Europe faces its biggest question

Governments must decide how to pay for pandemic spending

This is a pivotal year for Europe. Vaccines will free us from restrictive lockdowns and solve the health crisis. The pandemic’s economic impact, however, will remain and we will soon find out how governments will pay for it. Lavish fiscal policy has provided financial support to households and companies so that things can return to normal quickly once the health crisis is over. Nearly a third of a year’s output has been spent in this effort: fiscal measures add up to 32% of euro area gross domestic product.

Governments cannot delay the financing decision for another year, since the suspension of the European Union’s 3% GDP deficit limit expires at the end of 2021. A decision is needed by the middle of the year so that 2022’s budgets can be prepared accordingly.

Some argue that austerity need not return. Low, even negative, interest rates make public debt easily serviceable and the stock can just be rolled over, transforming public debt into a sort of perpetual bond. Others see the 3% fiscal deficit rule as necessary for growth and economic stability. After having crossed many Rubicons in 2020, we are approaching the banks of another already.

There is an interesting twist to the debate. The side that argues for a paradigm shift is aided by tailwinds from the west. Several former US government officials and policy advisers are recommending that President Biden implement (another) large spending programme, despite 2020’s 18% deficit.

They explain that, in the context of a shock like the pandemic, fiscal deficits are expansionary, with each dollar spent on investments and infrastructure, as well as research and development, returning more than a dollar of GDP. In other words, the spending will pay for itself. Top-down fiscal anchors should be done away with and debt does not matter. In times of low interest rates, borrowing to spend is a no-brainer.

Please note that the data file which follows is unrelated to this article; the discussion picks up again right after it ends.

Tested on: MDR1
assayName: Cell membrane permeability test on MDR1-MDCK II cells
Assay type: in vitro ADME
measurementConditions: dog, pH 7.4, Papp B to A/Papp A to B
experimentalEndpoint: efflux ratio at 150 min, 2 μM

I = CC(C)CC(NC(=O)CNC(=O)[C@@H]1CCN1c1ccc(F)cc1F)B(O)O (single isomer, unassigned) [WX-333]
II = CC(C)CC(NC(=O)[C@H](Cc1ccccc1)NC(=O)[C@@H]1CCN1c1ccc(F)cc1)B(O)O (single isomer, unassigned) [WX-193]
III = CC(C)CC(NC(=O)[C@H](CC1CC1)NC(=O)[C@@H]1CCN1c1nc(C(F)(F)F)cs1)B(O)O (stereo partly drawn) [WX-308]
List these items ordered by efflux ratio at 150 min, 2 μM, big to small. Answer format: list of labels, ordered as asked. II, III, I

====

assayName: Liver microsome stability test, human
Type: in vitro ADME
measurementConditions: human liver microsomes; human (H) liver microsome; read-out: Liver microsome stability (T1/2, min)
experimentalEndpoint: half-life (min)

Back in Europe, where interest rates are at or below zero, cheap debt servicing also helps the case for more spending. The EU recovery fund is preparing to borrow hundreds of billions of euro to invest in digital and green technologies that will raise potential growth. The cost will stay low, as inflation is nowhere to be seen. Core inflation has reached a nadir, and the European Central Bank is further from its target than ever. Even when the economy recovers, inflation is likely to return to its prepandemic level of only around 1%, much below its 2% target.

With the need to stimulate inflation, rather than slow it, monetary policy needs to remain accommodative. With its most efficient tool, the pandemic emergency purchase programme, expiring at the end of the pandemic, the ECB will have to stay on the sidelines and cheer national governments as they deploy their recovery stimulus to relaunch growth and, hopefully, boost inflation.

However, even though debt is cheap, it is impossible to imagine that Europe will let go of its emphasis on fiscal discipline. In the absence of a common fiscal policy, deficit and debt targets are a useful tool to maintain a degree of harmonisation across the euro area. But reactivating the old 3% deficit limit is not only unrealistic, it is dangerous. A brutal adjustment through large tax increases or spending cuts would risk pushing Europe back into a recession. As for the 60% of GDP debt limit, it has long been irrelevant. So how will Europe reform its fiscal guidelines?

It will take time. The EU should seriously consider putting a limit on how much could be spent on annual debt servicing, based on GDP. Education and research spending could be ringfenced, not counting toward the overall spending cap. A limit could also be set on net financing needs every year, again as a ratio of GDP. This was, in fact, the very metric used to assess debt sustainability during the 2010 Greek debt crisis.

The pros and cons of every option will have to be weighed. In the meantime, it is probable that the only decision taken this year will be to give governments more time to balance their books.

Agnès Belaisch is Chief European Strategist at Barings Investment Institute

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